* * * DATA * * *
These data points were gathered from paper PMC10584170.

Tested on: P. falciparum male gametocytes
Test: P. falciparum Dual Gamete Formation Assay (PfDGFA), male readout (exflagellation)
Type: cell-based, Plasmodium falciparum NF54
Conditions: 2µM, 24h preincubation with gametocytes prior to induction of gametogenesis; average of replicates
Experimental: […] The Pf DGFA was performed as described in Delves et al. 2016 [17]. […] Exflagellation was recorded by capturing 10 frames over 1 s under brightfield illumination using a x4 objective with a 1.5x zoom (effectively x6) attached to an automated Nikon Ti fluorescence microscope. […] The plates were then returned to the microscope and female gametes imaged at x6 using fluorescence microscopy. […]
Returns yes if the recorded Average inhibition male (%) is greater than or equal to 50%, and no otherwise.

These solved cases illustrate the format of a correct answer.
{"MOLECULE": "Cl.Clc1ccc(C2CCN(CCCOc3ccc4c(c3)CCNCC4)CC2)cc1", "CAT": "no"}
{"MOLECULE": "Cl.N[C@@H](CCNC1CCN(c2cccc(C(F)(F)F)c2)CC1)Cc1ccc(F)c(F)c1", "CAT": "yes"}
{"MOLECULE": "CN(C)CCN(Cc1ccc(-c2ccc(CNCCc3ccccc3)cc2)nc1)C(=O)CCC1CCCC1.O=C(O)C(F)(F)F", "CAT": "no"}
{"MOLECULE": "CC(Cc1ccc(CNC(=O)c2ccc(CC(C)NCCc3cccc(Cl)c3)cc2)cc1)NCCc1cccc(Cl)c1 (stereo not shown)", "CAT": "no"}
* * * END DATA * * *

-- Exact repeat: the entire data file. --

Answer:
These data points were gathered from paper PMC10584170.

Tested on: P. falciparum male gametocytes
Test: P. falciparum Dual Gamete Formation Assay (PfDGFA), male readout (exflagellation)
Type: cell-based, Plasmodium falciparum NF54
Conditions: 2µM, 24h preincubation with gametocytes prior to induction of gametogenesis; average of replicates
Experimental: […] The Pf DGFA was performed as described in Delves et al. 2016 [17]. […] Exflagellation was recorded by capturing 10 frames over 1 s under brightfield illumination using a x4 objective with a 1.5x zoom (effectively x6) attached to an automated Nikon Ti fluorescence microscope. […] The plates were then returned to the microscope and female gametes imaged at x6 using fluorescence microscopy. […]
Returns yes if the recorded Average inhibition male (%) is greater than or equal to 50%, and no otherwise.

These solved cases illustrate the format of a correct answer.
{"MOLECULE": "Cl.Clc1ccc(C2CCN(CCCOc3ccc4c(c3)CCNCC4)CC2)cc1", "CAT": "no"}
{"MOLECULE": "Cl.N[C@@H](CCNC1CCN(c2cccc(C(F)(F)F)c2)CC1)Cc1ccc(F)c(F)c1", "CAT": "yes"}
{"MOLECULE": "CN(C)CCN(Cc1ccc(-c2ccc(CNCCc3ccccc3)cc2)nc1)C(=O)CCC1CCCC1.O=C(O)C(F)(F)F", "CAT": "no"}
{"MOLECULE": "CC(Cc1ccc(CNC(=O)c2ccc(CC(C)NCCc3cccc(Cl)c3)cc2)cc1)NCCc1cccc(Cl)c1 (stereo not shown)", "CAT": "no"}